Based on these results, I think belumosudil will likely be approved for chronic GVHD that has progressed after ≥ 2 previous lines of therapy.
Acute GVHD is a common complication after alloSCT, and until recently, there were no FDA-approved drugs for steroid-refractory disease. Ruxolitinib was recently approved as a treatment for steroid‑refractory acute GVHD based on data from a phase II study and the ensuing confirmatory randomized phase III study. An outstanding question in the field is whether JAK inhibition could potentially be used to prevent GVHD from happening. Despite available rationale for using JAK inhibitors early, the main concern is off-target effects on the regeneration of stem cells after an alloSCT. There were 2 studies exploring this very question at ASH 2020, one by Pidala and colleagues, reporting results from a cohort of 12 patients receiving JAK2 inhibitor pacritinib plus sirolimus and low-dose tacrolimus, and the GRAVITAS‑119 study by Choe and colleagues investigating itacitinib, a JAK1-specific inhibitor, as prophylaxis for acute GVHD in 65 patients. I would like to focus on the larger of the two: GRAVITAS‑119 study.
The single-arm, open-label GRAVITAS-119 study enrolled patients 18 years of age or older with hematologic malignancies who were candidates for reduced-intensity conditioning and/or alloSCT. Itacitinib was given at 200 mg once daily plus tacrolimus/methotrexate or cyclosporine A/mycophenolate mofetil with or without antithymocyte globulin (ATG). At Day 90 after transplantation, itacitinib dose was lowered to 100 mg once daily for the next 90 days and then tapered. Patients were followed for 6 months for GVHD and OS. The primary endpoint was the percentage of patients with hematologic recovery at Day 28, defined as absolute neutrophil count (ANC) ≥ 500/mm3 for 3 consecutive measurements; platelets ≥ 20,000/mm3 and no platelet transfusion in the previous 3 days. Secondary endpoints included GVHD-free and relapse-free survival, transplant-related mortality, OS, acute and chronic GVHD, and safety.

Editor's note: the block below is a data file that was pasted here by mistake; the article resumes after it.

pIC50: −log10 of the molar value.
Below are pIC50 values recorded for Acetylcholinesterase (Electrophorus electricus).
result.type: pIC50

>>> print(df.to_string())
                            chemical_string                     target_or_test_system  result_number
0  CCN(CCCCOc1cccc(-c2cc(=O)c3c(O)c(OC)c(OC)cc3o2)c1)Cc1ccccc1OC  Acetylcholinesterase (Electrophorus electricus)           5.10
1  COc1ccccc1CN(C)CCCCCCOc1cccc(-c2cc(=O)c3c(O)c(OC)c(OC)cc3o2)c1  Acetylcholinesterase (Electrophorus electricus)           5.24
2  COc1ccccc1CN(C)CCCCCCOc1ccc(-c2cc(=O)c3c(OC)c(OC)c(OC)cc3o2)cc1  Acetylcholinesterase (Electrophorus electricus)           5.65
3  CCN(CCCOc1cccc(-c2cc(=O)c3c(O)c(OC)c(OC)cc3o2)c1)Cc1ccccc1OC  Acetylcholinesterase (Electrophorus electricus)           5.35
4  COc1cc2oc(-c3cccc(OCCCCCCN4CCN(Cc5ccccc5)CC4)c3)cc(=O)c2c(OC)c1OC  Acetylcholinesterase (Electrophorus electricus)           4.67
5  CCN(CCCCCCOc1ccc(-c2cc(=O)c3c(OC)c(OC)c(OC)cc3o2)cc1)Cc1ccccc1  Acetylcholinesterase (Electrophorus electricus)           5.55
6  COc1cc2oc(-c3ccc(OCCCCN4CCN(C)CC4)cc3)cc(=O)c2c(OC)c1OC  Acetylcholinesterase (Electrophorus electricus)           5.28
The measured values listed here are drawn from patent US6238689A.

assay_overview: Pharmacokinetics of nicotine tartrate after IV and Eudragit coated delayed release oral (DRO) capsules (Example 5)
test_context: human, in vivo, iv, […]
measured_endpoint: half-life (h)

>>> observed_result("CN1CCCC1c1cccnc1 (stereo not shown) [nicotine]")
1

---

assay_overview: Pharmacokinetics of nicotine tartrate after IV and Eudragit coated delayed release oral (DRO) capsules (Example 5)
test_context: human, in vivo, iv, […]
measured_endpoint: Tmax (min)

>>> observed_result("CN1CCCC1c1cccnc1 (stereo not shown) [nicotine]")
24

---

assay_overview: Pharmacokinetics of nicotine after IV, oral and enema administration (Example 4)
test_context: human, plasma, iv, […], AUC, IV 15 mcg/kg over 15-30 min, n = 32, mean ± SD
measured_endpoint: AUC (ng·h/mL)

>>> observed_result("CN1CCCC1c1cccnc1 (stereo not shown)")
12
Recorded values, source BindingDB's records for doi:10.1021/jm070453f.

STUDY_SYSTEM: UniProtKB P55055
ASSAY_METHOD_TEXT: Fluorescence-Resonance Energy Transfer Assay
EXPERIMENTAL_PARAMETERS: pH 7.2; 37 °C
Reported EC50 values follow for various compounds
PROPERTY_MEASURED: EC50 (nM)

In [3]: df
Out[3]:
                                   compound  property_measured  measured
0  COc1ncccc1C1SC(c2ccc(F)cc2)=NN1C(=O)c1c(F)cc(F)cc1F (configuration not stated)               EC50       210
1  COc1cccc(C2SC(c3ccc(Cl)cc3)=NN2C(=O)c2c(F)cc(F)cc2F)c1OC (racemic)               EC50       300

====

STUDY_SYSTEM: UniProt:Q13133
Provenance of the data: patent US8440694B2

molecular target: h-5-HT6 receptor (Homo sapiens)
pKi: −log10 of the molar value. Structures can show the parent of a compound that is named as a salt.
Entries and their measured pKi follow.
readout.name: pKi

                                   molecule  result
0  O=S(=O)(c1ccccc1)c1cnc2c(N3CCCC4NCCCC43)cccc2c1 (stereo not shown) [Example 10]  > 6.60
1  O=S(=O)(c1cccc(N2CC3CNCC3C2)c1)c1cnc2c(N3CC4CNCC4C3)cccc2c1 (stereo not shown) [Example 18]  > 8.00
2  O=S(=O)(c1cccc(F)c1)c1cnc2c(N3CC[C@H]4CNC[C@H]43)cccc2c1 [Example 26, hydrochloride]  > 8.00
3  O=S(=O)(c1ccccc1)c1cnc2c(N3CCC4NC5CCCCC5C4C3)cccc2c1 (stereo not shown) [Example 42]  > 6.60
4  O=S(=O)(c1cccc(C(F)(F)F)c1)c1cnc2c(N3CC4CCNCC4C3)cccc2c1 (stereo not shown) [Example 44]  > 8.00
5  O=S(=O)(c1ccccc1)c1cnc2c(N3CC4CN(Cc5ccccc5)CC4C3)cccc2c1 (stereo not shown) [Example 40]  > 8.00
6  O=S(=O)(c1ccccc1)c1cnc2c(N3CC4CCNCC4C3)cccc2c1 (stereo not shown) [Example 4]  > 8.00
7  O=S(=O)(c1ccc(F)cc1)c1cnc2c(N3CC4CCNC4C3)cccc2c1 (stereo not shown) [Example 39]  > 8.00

Approximately 98.5% of patients achieved both ANC and platelet recovery by Day 28, and all patients had achieved hematologic recovery by Day 31. Median time to ANC recovery was 17 days—which is what we would expect with a reduced intensity conditioning alloSCT—and the median time to platelet recovery was 14 days.
With the caveat of small numbers, in this reduced-intensity conditioned population of patients, there was a low incidence of grade III/IV acute GVHD, reported at approximately 5% of patients in both the ATG and no-ATG groups. At 12 months, rates of moderate to severe chronic GVHD were lower with ATG, at 10.4% vs 31.3% without ATG. Of importance, the combined rate of GVHD and relapse-free survival was 23.1% with no ATG vs 60.9% with ATG. The 12-month OS estimate were comparable between groups (74.3% with no ATG vs 82.6% with ATG). These findings need be interpreted with caution given small numbers, but the rate of relapse or progression at 12 months did not appear to be affected.
In terms of safety, the most common grade ≥ 3 hematologic AEs included thrombocytopenia (49.3%), anemia (29.2%), and decreased blood counts (29.2%), and 8 (12.3%) patients developed grade ≥ 3 febrile neutropenia. Grade ≥ 3 nonhematologic events of diarrhea, hypertension, and hypertriglyceridemia were observed in 15.4%, 13.8%, and 12.3% of patients, respectively. AEs led to dose modifications or discontinuation in 23.1% of patients.
As I alluded to earlier, one key concern with the use of JAK inhibitors after alloSCT is an increased risk of infections. Reassuringly, in this small study, there did not appear to be an increased in the risk of viral, bacterial, or fungal infections with itacitinib. Nevertheless, all-grade cytomegalovirus infections were seen in 6 patients without ATG and in 5 patients with ATG.
In this study, 2 patients had secondary graft failure and had to undergo a second transplant: one patient with myelodysplastic syndrome had previously received a transplant with an 8/8-matched unrelated donor, and one patient with acute lymphoblastic lymphoma had previously received a transplant with an 8/8-matched related donor.
The take-home message from the GRAVITAS-119 study is that JAK1 inhibition with itacitinib plus calcineurin-based regimens can be safely given as prophylaxis for GVHD after a reduced-intensity conditioning alloSCT. Preliminary data from this study, although in a small number of patients, suggest that there might be a reduced incidence of severe acute GVHD (~ 5%) by Day 180 after transplant. For me, the occurrence of secondary graft failure in 2 patients is concerning, despite being expected for matched unrelated donor transplants with reduced intensity conditioning, and this will need to be further evaluated with additional follow-up.
More ASH 2020 Conference Coverage on the CCO Web site!
Remember to download the Capsule Summary slidesets for the key studies and review a CME-certified Expert Analysis text module with additional studies on our Web site! For more information on the different nonmalignant disorders discussed in this commentary be sure to visit our on-demand Webcasts of recent live Webinars on ITP, β-thalassemia, and GVHD!